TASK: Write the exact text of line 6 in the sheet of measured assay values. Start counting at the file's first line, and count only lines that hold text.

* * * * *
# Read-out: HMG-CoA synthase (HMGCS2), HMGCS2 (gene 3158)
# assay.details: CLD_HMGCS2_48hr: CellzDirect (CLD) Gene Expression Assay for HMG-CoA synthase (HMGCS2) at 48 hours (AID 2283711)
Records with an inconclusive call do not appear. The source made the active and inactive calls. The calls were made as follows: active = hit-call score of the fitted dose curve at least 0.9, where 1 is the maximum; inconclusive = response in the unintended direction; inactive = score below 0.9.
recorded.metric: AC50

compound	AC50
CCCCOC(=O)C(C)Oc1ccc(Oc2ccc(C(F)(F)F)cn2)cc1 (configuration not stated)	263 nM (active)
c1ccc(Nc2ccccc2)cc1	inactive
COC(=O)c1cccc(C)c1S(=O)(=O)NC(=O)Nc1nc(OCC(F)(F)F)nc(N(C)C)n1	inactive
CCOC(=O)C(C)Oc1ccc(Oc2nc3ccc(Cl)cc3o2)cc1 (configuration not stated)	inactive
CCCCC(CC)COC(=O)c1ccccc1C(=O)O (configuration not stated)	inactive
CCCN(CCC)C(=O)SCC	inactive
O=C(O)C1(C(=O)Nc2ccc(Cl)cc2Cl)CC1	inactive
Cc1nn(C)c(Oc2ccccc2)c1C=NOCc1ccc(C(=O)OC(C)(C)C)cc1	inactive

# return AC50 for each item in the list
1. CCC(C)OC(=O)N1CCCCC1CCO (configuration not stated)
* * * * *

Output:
CCCCOC(=O)C(C)Oc1ccc(Oc2ccc(C(F)(F)F)cn2)cc1 (configuration not stated)	263 nM (active)